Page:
I have a question that is a bit nerdy :). I know that somewhat earlier the spellings "moder", "broder", "fader" were normal. Then the "-de-" fell out from speech (like in "staden" vs. "stan"). So, what are the recommendations of the official language regulator (I believe it is called Swedish Academy... sorry if I'm wrong) about this? I know that it persists in Finland (another known example is "arton" vs. "aderton" for eighteen). So: staden eller stan? Fader, moder, broder eller far, mor, bror (or both are acceptable)?
I had a look in SAOL.
For far it says "el. fader", which means that they are equal (el. is short for eller). I haven't checked mor and bror, but I guess that the same holds for them.
For stad it says "-en eller vard. stan", which means that both staden and stan are accepted, but stan is considered colloquial (vardagligt).
Would it be okay to say, "Jag har en bror och syster," like you can in English. Basically, I have a brother and sister. It was marked wrong, but I think the translation is being a little too rigid here.
Maybe it wasn't accepted because they could have different endings? You might have ett barn and en bror. Just a thought.
Good idea, but I don't think so. I see the en/ett distinction as quite a lot like the a/an distinction in English, but with different criteria. In English, you might still say, " I have an aunt and cousin in Leeds", even though you would need an and a respectively.
You may be right though.
I'm nowhere near a solid understanding of Swedish grammar, but I think the en and ett are different genders (en being common and ett being neuter). So objects and things have a specific gender. I'm not sure why, but I speak English, so I can't throw stones at linguistic quirks.
They do refer to different genders, yes. That's what I was referring to when I said "different criteria" apply to a/an than to en/ett. En/ett change depending on gender, a/an change depending on the presence of an initial vowel sound, even if not an initial vowel.
What I meant was that besides the criteria for deciding which indefinite article to use, Swedish indefinite articles function just as their English counterparts - at least as far as I can tell. If that's the case, I don't see a huge problem in ignoring the second indefinite article in a conjunction (see "an aunt and cousin"), even though we might use different articles for each noun involved. That being said, Lundgren8 said it sounded unusual to them, so while it may be grammatically permissible, like in English, it's probably still a good idea to use a second article, just to sound natural.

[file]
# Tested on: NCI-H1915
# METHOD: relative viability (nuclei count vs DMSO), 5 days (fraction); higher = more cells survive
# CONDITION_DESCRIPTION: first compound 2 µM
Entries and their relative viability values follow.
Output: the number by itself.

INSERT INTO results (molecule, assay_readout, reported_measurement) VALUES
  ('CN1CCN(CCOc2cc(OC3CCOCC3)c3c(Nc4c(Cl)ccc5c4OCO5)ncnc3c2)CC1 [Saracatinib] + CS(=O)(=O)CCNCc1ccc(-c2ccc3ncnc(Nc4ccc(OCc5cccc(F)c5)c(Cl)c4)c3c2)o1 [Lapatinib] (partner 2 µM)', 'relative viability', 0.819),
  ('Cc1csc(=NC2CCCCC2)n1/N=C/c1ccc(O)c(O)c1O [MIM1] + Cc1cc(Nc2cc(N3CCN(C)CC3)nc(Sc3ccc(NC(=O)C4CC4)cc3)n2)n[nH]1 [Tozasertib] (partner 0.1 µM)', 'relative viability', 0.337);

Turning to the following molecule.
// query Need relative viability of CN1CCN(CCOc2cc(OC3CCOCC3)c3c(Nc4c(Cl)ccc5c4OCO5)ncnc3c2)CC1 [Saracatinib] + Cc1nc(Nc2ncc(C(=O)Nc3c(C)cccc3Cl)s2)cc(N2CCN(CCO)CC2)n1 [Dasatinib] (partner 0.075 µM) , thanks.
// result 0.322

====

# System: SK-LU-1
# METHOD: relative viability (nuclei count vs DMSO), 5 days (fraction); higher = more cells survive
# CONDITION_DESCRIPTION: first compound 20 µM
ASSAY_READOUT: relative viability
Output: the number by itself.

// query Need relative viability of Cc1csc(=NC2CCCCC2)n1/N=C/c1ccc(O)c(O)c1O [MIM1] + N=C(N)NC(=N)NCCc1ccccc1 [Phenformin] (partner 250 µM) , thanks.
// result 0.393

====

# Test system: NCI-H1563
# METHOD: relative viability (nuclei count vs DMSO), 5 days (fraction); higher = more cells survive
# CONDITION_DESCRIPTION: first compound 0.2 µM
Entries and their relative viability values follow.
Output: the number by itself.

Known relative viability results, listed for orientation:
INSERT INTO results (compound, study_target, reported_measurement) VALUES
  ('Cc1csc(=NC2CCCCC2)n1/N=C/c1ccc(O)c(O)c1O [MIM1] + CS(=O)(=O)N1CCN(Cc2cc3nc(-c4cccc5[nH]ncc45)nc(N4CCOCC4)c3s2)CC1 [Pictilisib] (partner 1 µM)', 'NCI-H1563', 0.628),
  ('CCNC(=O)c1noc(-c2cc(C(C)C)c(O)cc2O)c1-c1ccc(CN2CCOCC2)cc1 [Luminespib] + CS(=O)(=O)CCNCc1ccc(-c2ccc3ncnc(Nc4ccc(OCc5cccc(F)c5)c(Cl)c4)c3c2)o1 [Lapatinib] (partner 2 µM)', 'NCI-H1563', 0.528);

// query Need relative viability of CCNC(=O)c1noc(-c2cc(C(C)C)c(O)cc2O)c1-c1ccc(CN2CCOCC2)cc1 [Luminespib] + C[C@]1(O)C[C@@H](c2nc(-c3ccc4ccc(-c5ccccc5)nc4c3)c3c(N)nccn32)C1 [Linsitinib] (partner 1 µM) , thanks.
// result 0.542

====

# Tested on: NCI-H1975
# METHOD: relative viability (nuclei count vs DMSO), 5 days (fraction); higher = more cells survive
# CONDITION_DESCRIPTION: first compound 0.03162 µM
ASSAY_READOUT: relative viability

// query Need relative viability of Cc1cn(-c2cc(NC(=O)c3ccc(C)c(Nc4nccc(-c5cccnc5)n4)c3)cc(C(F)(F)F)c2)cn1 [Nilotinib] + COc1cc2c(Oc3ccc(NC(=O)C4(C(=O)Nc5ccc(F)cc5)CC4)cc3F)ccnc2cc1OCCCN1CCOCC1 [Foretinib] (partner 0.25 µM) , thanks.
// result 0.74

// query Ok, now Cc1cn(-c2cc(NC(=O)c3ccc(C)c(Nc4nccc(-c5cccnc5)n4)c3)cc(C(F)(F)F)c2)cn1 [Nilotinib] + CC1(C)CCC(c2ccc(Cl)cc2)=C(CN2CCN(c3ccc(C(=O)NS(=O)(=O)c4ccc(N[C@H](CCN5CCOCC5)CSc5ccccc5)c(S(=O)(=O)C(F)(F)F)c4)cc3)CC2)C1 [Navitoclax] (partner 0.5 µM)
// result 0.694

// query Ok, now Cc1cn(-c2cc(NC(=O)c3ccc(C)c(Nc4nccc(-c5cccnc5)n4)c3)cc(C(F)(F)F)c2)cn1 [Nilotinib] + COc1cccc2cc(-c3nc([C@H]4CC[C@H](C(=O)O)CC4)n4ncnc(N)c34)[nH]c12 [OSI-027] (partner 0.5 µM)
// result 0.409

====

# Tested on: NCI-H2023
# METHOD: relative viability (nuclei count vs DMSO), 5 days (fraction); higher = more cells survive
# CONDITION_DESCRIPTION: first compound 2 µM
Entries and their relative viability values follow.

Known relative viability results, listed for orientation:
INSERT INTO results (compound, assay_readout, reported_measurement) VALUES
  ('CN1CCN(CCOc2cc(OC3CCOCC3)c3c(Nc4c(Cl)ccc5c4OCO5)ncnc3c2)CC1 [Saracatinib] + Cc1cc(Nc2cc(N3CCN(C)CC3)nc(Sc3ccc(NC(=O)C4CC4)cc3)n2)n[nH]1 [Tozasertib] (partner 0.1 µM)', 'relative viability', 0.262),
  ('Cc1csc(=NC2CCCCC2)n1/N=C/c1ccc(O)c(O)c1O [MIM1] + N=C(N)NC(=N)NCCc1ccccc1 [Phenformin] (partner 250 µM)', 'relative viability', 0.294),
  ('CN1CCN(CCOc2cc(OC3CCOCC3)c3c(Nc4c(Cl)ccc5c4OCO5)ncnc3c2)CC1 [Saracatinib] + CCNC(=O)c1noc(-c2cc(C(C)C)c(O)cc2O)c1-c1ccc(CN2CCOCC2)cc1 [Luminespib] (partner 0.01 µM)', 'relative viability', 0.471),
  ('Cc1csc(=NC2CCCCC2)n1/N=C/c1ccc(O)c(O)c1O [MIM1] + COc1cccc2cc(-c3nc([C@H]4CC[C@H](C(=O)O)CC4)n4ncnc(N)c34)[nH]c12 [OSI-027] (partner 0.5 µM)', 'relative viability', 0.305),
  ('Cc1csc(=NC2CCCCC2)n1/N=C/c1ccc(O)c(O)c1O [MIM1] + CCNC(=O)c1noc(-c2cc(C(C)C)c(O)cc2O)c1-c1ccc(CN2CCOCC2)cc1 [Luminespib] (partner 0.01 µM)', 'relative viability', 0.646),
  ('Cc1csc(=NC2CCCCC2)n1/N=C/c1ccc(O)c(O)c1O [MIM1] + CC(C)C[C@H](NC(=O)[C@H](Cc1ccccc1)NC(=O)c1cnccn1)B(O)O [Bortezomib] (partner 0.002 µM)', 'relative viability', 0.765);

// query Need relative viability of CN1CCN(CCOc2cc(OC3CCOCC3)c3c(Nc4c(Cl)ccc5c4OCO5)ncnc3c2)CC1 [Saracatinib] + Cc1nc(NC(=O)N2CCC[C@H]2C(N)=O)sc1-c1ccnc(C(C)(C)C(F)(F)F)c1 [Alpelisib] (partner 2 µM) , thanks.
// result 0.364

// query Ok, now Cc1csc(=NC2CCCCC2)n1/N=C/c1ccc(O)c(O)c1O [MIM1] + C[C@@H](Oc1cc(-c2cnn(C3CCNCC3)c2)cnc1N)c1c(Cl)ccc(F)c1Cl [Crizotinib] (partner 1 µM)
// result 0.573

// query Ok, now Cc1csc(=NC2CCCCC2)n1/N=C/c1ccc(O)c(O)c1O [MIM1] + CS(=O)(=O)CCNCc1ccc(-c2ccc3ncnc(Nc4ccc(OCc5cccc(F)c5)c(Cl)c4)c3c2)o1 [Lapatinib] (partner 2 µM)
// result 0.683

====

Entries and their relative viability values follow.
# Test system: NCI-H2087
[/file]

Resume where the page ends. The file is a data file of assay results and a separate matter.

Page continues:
in a different part of this lesson, brother was translated as "broder", so "bror" and "broder" mean brother, while "bröder" means brothers?
Yes. Broder is uncommon and largely archaic, but means the same as bror
Is there any kind of advice you could give me about when "och" is being pronounced as "okk" or when it's being pronounced as "o"? I would have pronounced it as "okk" here, seeing that it's followed by "en", which begins with a vowel sound.
It's most always just o, unless you emphasize it. Then it's pronounced ock. It doesn't have to do with the following sound, as Swedish doesn't have the liaison mechanics that French is so fond of.
Thank you very much. I've also heard some people pronouncing "och" as "okke" while pausing when speaking. Can you confirm this?
Yes and no. Your ears don't lie, but it's two words: "och, eh...", just like an English speaker might pause with "and, uh..." sometimes.
This is more of a general question: The TTS sounds like the och is pronounced as an 'o' when in the sentence, like the ch seems to disappear... Is that how it's meant to be pronounced or are my ears deceiving me?